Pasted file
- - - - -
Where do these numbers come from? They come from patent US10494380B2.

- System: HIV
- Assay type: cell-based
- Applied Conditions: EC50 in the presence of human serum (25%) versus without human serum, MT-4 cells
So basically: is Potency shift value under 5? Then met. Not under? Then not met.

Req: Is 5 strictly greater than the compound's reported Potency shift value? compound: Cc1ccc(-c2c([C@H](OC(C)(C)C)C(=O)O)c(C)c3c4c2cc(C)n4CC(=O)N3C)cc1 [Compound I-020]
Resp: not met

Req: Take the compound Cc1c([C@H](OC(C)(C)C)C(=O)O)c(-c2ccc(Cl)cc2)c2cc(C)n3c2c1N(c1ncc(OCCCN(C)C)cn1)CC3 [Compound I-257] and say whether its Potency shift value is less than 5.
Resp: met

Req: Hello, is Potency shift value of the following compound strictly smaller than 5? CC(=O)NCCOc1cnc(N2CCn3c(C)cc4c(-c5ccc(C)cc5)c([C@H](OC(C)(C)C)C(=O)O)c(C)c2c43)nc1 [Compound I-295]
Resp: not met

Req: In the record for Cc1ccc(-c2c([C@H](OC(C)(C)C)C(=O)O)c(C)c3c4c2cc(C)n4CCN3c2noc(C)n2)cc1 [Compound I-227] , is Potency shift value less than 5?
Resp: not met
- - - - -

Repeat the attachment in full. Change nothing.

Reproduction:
Where do these numbers come from? They come from patent US10494380B2.

- System: HIV
- Assay type: cell-based
- Applied Conditions: EC50 in the presence of human serum (25%) versus without human serum, MT-4 cells
So basically: is Potency shift value under 5? Then met. Not under? Then not met.

Req: Is 5 strictly greater than the compound's reported Potency shift value? compound: Cc1ccc(-c2c([C@H](OC(C)(C)C)C(=O)O)c(C)c3c4c2cc(C)n4CC(=O)N3C)cc1 [Compound I-020]
Resp: not met

Req: Take the compound Cc1c([C@H](OC(C)(C)C)C(=O)O)c(-c2ccc(Cl)cc2)c2cc(C)n3c2c1N(c1ncc(OCCCN(C)C)cn1)CC3 [Compound I-257] and say whether its Potency shift value is less than 5.
Resp: met

Req: Hello, is Potency shift value of the following compound strictly smaller than 5? CC(=O)NCCOc1cnc(N2CCn3c(C)cc4c(-c5ccc(C)cc5)c([C@H](OC(C)(C)C)C(=O)O)c(C)c2c43)nc1 [Compound I-295]
Resp: not met

Req: In the record for Cc1ccc(-c2c([C@H](OC(C)(C)C)C(=O)O)c(C)c3c4c2cc(C)n4CCN3c2noc(C)n2)cc1 [Compound I-227] , is Potency shift value less than 5?
Resp: not met